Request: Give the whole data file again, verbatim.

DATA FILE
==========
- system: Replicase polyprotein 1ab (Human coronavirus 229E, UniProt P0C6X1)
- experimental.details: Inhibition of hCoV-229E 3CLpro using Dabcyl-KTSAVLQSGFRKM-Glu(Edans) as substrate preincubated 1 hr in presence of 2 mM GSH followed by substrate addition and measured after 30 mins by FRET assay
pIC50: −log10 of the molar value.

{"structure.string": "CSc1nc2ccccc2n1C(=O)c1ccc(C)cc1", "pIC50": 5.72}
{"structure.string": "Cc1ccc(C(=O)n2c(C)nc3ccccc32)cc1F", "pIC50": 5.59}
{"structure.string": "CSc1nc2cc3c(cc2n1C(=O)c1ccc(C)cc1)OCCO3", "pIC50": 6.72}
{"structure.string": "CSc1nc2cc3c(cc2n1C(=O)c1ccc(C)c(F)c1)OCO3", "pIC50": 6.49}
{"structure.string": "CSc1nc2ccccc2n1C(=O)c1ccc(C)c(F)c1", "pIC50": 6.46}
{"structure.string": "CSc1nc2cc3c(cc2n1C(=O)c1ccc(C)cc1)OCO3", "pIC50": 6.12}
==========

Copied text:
- system: Replicase polyprotein 1ab (Human coronavirus 229E, UniProt P0C6X1)
- experimental.details: Inhibition of hCoV-229E 3CLpro using Dabcyl-KTSAVLQSGFRKM-Glu(Edans) as substrate preincubated 1 hr in presence of 2 mM GSH followed by substrate addition and measured after 30 mins by FRET assay
pIC50: −log10 of the molar value.

{"structure.string": "CSc1nc2ccccc2n1C(=O)c1ccc(C)cc1", "pIC50": 5.72}
{"structure.string": "Cc1ccc(C(=O)n2c(C)nc3ccccc32)cc1F", "pIC50": 5.59}
{"structure.string": "CSc1nc2cc3c(cc2n1C(=O)c1ccc(C)cc1)OCCO3", "pIC50": 6.72}
{"structure.string": "CSc1nc2cc3c(cc2n1C(=O)c1ccc(C)c(F)c1)OCO3", "pIC50": 6.49}
{"structure.string": "CSc1nc2ccccc2n1C(=O)c1ccc(C)c(F)c1", "pIC50": 6.46}
{"structure.string": "CSc1nc2cc3c(cc2n1C(=O)c1ccc(C)cc1)OCO3", "pIC50": 6.12}